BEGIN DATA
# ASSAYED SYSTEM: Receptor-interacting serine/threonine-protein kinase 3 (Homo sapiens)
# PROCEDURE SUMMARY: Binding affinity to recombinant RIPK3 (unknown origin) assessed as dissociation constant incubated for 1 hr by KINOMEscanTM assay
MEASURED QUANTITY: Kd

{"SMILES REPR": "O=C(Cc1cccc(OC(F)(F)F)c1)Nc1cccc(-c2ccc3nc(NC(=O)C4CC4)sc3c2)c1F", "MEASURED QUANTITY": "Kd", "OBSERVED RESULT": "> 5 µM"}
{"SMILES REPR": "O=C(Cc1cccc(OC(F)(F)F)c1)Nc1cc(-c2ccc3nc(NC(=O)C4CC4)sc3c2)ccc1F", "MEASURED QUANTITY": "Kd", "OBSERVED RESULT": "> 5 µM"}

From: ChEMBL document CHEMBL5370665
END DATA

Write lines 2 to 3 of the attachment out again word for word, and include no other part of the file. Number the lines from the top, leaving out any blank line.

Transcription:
# PROCEDURE SUMMARY: Binding affinity to recombinant RIPK3 (unknown origin) assessed as dissociation constant incubated for 1 hr by KINOMEscanTM assay
MEASURED QUANTITY: Kd